Engaging views and analysis from outside contributors on the issues affecting society and faith today.

CP VOICES do not necessarily reflect the views of The Christian Post. Opinions expressed are solely those of the author(s).

We should be better at fighting sexual abuse

  | Courtesy Unsplash/ Wikimedia Commons

In February 2023, 16 plaintiffs made the LA Times, alleging that Kid’s Kingdom “served as a demented playground for sexual abuse.” That lawsuit claims that leadership covered up the incident because reporting would hurt “God’s Modern-Day Movement.” This failure to act allowed David Saracino, now a known child rapist featured on “America’s Most Wanted,” to operate in the church until 2012 after he was finally arrested for raping a 4-year-old child.

There is no way to mince words. The allegations are horrifying. And David Saracino attended the International Church of Christ for many years before being caught. This underscores the reality that there are those in our community who look like “one of us,” but are not. They give lip service to morality but do Satan’s unclean work. This should come as no surprise since even the 12 disciples had a Judas among them. And while Judas’ betrayal ultimately worked for the purpose of salvation, one cannot say the same thing about sexual abuse. Because Christ died to save the “least of these,” exposing them to abuse is a betrayal of the cross.

Leadership must ensure that they, and the people in their care, understand warning signs of misconduct so that the entire community can identify would-be offenders before they isolate and abuse potential victims. But, whether it’s child abuse or #MeToo style sexual misconduct, people cannot confront abuse if they don’t know what to look for. Confronting abuse is not something they can just “learn on the job.”

Get Our Latest News for FREE

Subscribe to get daily/weekly email with the top stories (plus special offers!) from The Christian Post. Be the first to know.

With such a clear responsibility to train and prepare their communities, one would think that churches and ministries would showcase a prime example of “Training Done Right.” Unfortunately, for many religious organizations, that is simply not the case. The repeated failure of spiritual leaders such as Andy Savage, Johnny Hunt, Ravi Zacharias and Ted Haggard proves the trend — churches and ministries are not prepared to confront internal threats. But why?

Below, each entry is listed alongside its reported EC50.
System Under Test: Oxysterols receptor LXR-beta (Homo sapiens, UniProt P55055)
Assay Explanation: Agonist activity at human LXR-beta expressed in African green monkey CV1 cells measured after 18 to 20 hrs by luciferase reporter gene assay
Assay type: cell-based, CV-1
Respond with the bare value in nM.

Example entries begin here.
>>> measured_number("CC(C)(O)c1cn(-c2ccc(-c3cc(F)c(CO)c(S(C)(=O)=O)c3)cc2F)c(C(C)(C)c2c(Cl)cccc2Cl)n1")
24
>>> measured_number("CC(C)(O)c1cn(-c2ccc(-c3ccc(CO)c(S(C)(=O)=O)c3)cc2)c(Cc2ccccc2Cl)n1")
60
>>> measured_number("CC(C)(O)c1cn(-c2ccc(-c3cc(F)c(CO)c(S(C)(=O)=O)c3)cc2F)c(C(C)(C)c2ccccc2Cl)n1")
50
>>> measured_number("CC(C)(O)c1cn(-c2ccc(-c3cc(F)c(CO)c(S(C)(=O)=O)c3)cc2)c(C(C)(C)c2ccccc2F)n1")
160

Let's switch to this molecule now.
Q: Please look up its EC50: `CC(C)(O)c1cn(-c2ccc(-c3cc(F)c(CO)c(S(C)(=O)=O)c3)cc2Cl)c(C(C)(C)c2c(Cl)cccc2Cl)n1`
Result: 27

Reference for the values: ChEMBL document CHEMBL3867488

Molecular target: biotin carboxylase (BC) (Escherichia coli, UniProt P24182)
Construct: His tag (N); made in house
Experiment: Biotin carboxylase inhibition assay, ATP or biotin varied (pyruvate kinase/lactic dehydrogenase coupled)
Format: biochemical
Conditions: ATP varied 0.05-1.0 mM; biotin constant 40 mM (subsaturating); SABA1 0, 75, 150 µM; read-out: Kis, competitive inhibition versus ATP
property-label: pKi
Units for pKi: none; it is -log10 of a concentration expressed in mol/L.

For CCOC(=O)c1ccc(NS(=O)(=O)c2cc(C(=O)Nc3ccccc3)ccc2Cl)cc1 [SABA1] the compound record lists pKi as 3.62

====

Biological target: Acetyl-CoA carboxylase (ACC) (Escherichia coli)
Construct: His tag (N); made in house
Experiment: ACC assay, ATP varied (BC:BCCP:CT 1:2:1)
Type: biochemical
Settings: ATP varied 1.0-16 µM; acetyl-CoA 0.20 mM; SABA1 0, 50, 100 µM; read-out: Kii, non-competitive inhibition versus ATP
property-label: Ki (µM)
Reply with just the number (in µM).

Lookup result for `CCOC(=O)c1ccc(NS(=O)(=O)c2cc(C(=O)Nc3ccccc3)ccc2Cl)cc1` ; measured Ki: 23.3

There’s the obvious excuse: a lack of money. There is a perception that training is expensive, exhausting and cumbersome. Churches relying on the goodwill of volunteers may feel they have neither the financial nor interpersonal capital to spare. But that is a misconception. While it is true that in-person training is expensive, online training is not. And while some online training is cumbersome, many others are dynamic. Particularly when compared to the spiritual and financial consequences of a worst-case scenario, training is not only necessary, it’s relatively painless.

The second reason is less an excuse and more naivety: people simply don’t believe the worst could happen at their organization. They’re counting on their organization’s culture — the shared belief in God or human decency — to protect them. But as has been proven time and time again, this attitude doesn’t protect the congregations from offenders, instead it veils the offenders from discovery. Christians, by vocation, serve the least of these. We gather them together in one spot to minister to them. Like lions to a watering hole, this draws predators and would-be offenders. If Christians are going to serve “the least of these,” we carry a heavenly mandate to protect them.

The third reason resembles dentistry. Initially, low motivation, poor insight, and difficulty changing behaviors create an “un-flossed situation.” From there, fear of being judged and misunderstood makes asking for outside help stressful and embarrassing. Instead of seeking help for problems, people minimize the issue and think of “root canals/misconduct” as something that happens to other people, all the while missing that the very conditions they’ve failed to act on put them at terrible risk.

While crippling, this dentist-like fear is unfounded. Judgment and condemnation are not the way training and accreditation work — at least not when it’s done well.

There are things Christians need to be doing to protect our future. We are not doing them, because they take time and effort, and don’t seem real. But some part of us knows the problem: We haven’t been as good stewards as we should have. But that’s the trick, I use the term “we” because everyone has been there with something in their life: maybe it’s flossing; maybe it’s hoarding; maybe it’s not protecting the people you’ve been called to protect. Regardless of the problem, treatment, training and accrediting are not shame-based exercises. It's never too late to start, no matter what issues your ministry is facing.

A founding member of Telios Teaches with over a decade of experience in curriculum management, David Sidebotham takes attorney-generated curriculum and translates it into online courses that are accessible to all learners, while still remaining informative to learners who may be subject matter experts themselves. Telios Teaches includes both sexual harassment and child protection training.

Was this article helpful?

Help keep The Christian Post free for everyone.

By making a recurring donation or a one-time donation of any amount, you're helping to keep CP's articles free and accessible for everyone.

We’re sorry to hear that.

Hope you’ll give us another try and check out some other articles. Return to homepage.

Most Popular

More In Opinion